United States and other countries in the arch fromVenezuela to Bolivia, Brazilian President FernandoCardoso issued a directive in 1996 to impede access of non-authorized flights across Brazil’s northwesternborder and to articulate the defense of its portion of the Amazon in reaction to strategies observed inneighboring countries (Presidential Directive, 23February 1996).
SIVAM: Components, Goals, and Development
SIVAM is a complex combination of: (a) fixed,mobile, and airborne radar; (b) ground sensors; (c)telecommunication networks; and (d) computerizeddata collection and information managementstructures.
Accusations by opposition parties and thepress of fraud and legal mismanagement in the initialcontract bid process for SIVAM caused delays andprotracted political difficulties for the program. Butthe first contract was finally launched in March of 1997, and first operations are estimated to begin inlate 2002. Raytheon is the prime contractor for theground technical segment, which will include up to13 air traffic control sites and six mobile radars. Theaerial portion is supplied by Embraer, a Brazilianaircraft manufacturer. It includes: five Embraer ERJ-145SA planes equipped with Ericsson’s Erieye phased-array radar; three ERJ-145RS planes for monitoringnatural resources exploitation and environmentalmissions; eight to 12 weather radar stations; and avariety of water and ground sensors and stations aswell as communication facilities and three regionalinformation processing centers (at Belém, Manaus, andPorto Velho). Air patrol in the region will beconducted mainly by Tucanos ALXs procured fromEmbraer.Authorities—particularly in the Brazilian defensesector—are promising to use SIVAM to provide Brazilwith the overall means: (a) to monitor humanmovements and activities and their impact on theAmazon; (b) to increase knowledge about the region’senvironment, biodiversity, climate, and geophysicalfeatures; and (c) to protect the Amazon’s environmentwhile promoting local economic development there.The first sketchy conclusions about SIVAM’seffectiveness will be drawn as parts of the systembecome operational, are tested, and acquire fullcapability.
The SIVAM program was born in a politicallypowerful crib in the mid-1990s, as issues of economicdevelopment in the Amazon region clashed withenvironmental concerns. Despite the existence of SIPAM, there was no clear national strategy in Brazilto protect the Amazon. The general perception wasthat market forces would continue to sustain thoselarge agricultural projects and migratory movementsthat were putting at risk the ecology of the regionwithout providing even remedial assistance to localcommunities and their traditional development (Silva,1999).
While a large number of Brazilian congressionalrepresentatives from the Amazon states were optimisticabout SIVAM and its possibilities to bring investmentsto their region, the program’s early history saw manycontroversies and much ambiguity—harsh battles overcontracts, accusations of kickbacks and insideinformation, and bureaucratic disputes that marredits technical conception and purposes. The results of a Brazilian Senate investigation of irregularities in theearly stages of purchases by SIVAM’s contractors didnot dispel the cloud of “shady deals” hanging over theprogram (Zaverucha, 1995). Additionally, asconstruction of the program’s radar stations andsensors has moved ahead, cost overrun and conflict of interests have come under investigation by Brazil’sUnion Accounting Court (Fortes & Krieger, 2000).Tangled by accusations of managementwrongdoing, the program has thus far shown little toconfirm its promise to provide useful environmentalinformation to the scientific research community.Indeed, from SIVAM’s inception, national securityconcerns of the Brazilian executive branch (first at thedefunct Secretariat for Strategic Affairs and later theMinistry of Defense) have politically controlled theinitiative.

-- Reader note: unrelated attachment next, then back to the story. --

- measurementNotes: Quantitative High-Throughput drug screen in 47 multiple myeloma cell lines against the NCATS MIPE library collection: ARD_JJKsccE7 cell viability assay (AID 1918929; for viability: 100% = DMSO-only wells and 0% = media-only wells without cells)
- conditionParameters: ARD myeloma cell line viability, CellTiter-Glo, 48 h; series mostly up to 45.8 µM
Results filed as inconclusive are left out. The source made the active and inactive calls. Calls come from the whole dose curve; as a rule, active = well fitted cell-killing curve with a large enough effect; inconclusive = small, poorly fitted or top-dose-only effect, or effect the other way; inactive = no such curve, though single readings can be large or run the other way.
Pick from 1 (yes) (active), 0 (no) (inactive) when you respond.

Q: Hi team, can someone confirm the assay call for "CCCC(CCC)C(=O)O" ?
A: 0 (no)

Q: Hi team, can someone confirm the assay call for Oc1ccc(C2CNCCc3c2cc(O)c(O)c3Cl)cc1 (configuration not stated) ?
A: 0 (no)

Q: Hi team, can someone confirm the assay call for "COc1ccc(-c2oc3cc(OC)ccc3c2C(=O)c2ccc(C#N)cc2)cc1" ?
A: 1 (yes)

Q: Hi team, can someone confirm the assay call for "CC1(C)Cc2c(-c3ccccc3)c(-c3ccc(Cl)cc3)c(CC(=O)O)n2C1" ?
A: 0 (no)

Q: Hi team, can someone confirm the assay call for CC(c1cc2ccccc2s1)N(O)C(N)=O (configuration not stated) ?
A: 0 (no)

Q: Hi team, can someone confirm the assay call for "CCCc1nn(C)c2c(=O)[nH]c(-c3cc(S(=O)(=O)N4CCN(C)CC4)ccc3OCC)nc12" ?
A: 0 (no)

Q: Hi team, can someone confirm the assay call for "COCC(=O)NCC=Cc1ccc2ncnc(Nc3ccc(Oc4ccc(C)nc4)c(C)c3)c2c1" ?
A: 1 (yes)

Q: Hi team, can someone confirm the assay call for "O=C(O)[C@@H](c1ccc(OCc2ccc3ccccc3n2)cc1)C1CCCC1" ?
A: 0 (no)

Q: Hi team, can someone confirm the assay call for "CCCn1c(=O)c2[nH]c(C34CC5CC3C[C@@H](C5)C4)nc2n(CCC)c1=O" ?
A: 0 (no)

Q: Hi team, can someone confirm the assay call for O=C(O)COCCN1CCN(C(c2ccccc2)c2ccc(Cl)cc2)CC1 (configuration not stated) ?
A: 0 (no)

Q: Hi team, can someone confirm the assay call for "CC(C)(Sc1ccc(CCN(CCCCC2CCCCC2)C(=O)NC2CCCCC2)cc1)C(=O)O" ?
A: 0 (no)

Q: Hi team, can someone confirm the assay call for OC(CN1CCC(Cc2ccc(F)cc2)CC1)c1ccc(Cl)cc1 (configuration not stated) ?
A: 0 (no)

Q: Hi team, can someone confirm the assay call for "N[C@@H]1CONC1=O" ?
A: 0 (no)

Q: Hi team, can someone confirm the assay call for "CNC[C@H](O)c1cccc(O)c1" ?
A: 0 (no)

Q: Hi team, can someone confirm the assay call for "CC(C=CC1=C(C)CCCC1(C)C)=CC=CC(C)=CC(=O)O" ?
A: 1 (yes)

This control has created a contradictoryimage. The most visual elements of SIVAM thus farbelong to the Air Force air defense project.Nevertheless, SIVAM’s proponents have accentuatedits environmental protection capabilities in order tosecure loans (particularly from within Brazil and from
Author’s Note: This article responds to comments made during a seminar entitled “Brazil’s SIVAM Project: Implications for Security and Environmental Policies in the Amazon Basin,” which was held at the Woodrow Wilson International Center for Scholars in Washington, DC on 14 June 2000. Theviews expressed in this article are those of the author and do not reflect the official policy or position of the Department of Defense or the U.S. government.